alternative definition of the natural logarithm

The natural logarithmMathworldPlanetmathPlanetmathPlanetmath functionMathworldPlanetmath ( logx can be defined by an integralDlmfPlanetmath, as shown in the entry to which this entry is attached. However, it can also be defined as the inverse functionMathworldPlanetmath of the exponential functionDlmfDlmfMathworldPlanetmathPlanetmath expx=ex.

In this entry, we show that this definition of logx yields a function that satisfies the logarithm laws logxy=logx+logy and logxr=rlogx hold for any positive real numbers x and y and any real number r. We also show that logx is differentiableMathworldPlanetmathPlanetmath with respect to x on the interval (1,) with derivativePlanetmathPlanetmath 1x. Note that the logarithm laws imply that log1=0. The mean-value theorem implies that these properties characterize the logarithm function.

The proof of the first logarithm law is straightforward. Let x and y be positive real numbers. Then using the fact that ex and logx are inverse functions, we find that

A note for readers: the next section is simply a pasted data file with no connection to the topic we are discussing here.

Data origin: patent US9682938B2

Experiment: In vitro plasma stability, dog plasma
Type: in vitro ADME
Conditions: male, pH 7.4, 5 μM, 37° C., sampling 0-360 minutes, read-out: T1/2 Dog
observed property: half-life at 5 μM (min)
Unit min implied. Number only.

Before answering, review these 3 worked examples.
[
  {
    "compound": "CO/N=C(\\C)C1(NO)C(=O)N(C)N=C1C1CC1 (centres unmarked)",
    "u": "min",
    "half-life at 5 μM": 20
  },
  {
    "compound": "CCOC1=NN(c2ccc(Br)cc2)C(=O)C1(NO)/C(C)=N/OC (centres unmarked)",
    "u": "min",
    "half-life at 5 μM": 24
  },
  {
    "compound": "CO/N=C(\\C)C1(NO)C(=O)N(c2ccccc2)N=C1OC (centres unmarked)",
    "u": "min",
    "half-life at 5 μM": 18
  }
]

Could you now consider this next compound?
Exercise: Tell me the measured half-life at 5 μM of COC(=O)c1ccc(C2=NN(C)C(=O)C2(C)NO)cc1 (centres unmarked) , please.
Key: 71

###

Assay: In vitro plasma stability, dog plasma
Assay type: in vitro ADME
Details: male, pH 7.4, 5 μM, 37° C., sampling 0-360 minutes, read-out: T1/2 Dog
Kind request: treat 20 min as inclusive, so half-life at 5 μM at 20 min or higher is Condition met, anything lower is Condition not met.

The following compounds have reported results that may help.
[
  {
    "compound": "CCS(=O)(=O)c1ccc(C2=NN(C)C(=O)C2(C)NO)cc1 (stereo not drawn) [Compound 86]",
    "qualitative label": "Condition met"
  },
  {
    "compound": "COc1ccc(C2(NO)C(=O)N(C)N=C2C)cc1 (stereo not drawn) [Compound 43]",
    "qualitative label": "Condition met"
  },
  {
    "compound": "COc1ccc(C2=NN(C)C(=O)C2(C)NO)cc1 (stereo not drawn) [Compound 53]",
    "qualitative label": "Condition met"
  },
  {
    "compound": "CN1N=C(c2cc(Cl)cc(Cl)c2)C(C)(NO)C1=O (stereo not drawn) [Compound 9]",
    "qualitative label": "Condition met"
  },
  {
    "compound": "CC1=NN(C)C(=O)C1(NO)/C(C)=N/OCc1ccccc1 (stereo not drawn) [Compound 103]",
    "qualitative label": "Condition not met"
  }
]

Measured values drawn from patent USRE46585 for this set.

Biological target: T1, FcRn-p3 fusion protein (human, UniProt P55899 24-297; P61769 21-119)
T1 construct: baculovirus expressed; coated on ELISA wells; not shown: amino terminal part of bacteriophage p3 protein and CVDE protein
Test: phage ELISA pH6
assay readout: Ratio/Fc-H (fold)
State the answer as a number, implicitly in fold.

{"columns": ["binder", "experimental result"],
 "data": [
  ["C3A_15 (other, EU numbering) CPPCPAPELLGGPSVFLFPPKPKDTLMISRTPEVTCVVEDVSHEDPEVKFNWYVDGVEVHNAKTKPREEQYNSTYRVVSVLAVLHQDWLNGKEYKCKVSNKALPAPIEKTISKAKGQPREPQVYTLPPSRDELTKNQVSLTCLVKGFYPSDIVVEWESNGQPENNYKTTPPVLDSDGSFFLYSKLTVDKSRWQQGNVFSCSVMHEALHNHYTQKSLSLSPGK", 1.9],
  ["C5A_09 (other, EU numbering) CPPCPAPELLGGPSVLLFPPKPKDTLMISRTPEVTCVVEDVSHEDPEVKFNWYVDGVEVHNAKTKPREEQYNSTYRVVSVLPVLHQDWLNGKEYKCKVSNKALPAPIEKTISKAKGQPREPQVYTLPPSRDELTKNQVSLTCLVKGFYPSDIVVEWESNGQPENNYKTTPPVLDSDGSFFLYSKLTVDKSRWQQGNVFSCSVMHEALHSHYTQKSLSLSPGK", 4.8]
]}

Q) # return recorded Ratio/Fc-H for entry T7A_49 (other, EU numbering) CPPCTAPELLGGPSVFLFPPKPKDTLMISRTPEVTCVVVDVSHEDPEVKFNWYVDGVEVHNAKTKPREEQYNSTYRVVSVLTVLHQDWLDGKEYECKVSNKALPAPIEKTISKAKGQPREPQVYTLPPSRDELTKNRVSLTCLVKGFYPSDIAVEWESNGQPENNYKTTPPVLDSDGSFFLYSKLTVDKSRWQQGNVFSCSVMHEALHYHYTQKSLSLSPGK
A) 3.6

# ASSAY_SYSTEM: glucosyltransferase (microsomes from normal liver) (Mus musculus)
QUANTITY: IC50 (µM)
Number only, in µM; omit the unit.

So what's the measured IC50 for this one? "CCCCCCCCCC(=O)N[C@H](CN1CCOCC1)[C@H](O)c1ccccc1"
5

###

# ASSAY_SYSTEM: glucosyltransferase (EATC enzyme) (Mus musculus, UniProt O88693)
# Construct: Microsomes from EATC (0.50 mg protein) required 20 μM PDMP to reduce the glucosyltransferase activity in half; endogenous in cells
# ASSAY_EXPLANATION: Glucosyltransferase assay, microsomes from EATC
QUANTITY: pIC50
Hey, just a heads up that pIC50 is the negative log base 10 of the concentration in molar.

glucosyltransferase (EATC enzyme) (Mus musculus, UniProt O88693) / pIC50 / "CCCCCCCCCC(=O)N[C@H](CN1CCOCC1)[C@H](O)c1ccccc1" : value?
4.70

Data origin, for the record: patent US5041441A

Since ex is an injective function, the equation elogxy=elogx+logy implies the first logarithm law.

For the second logarithm law, observe that


Since ex and logx are inverse functions and ex is differentiable, so is logx. We can use the chain ruleMathworldPlanetmath to find a formulaMathworldPlanetmathPlanetmath for the derivative:


Hence, ddx[logx]=1x.

Title alternative definition of the natural logarithm
Canonical name AlternativeDefinitionOfTheNaturalLogarithm
Date of creation 2013-03-22 16:11:10
Last modified on 2013-03-22 16:11:10
Owner CWoo (3771)
Last modified by CWoo (3771)
Numerical id 17
Author CWoo (3771)
Entry type Topic
Classification msc 97D40
Related topic DerivativeOfExponentialFunction
Related topic DerivativeOfInverseFunction
Related topic Logarithm